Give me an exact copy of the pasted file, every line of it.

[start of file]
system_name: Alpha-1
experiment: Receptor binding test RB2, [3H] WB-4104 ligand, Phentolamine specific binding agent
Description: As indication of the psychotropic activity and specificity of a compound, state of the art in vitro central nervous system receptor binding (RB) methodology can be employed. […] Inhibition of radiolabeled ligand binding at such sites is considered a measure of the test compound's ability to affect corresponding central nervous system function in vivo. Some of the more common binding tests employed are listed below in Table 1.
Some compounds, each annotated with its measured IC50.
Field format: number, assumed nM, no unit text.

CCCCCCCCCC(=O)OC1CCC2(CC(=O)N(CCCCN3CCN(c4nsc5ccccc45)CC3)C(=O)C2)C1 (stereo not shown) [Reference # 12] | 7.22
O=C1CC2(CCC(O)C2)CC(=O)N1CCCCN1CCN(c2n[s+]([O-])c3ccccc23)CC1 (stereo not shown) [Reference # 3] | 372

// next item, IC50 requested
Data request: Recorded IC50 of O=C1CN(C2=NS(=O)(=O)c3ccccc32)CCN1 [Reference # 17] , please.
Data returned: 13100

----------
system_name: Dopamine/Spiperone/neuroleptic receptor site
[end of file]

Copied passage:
system_name: Alpha-1
experiment: Receptor binding test RB2, [3H] WB-4104 ligand, Phentolamine specific binding agent
Description: As indication of the psychotropic activity and specificity of a compound, state of the art in vitro central nervous system receptor binding (RB) methodology can be employed. […] Inhibition of radiolabeled ligand binding at such sites is considered a measure of the test compound's ability to affect corresponding central nervous system function in vivo. Some of the more common binding tests employed are listed below in Table 1.
Some compounds, each annotated with its measured IC50.
Field format: number, assumed nM, no unit text.

CCCCCCCCCC(=O)OC1CCC2(CC(=O)N(CCCCN3CCN(c4nsc5ccccc45)CC3)C(=O)C2)C1 (stereo not shown) [Reference # 12] | 7.22
O=C1CC2(CCC(O)C2)CC(=O)N1CCCCN1CCN(c2n[s+]([O-])c3ccccc23)CC1 (stereo not shown) [Reference # 3] | 372

// next item, IC50 requested
Data request: Recorded IC50 of O=C1CN(C2=NS(=O)(=O)c3ccccc32)CCN1 [Reference # 17] , please.
Data returned: 13100

----------
system_name: Dopamine/Spiperone/neuroleptic receptor site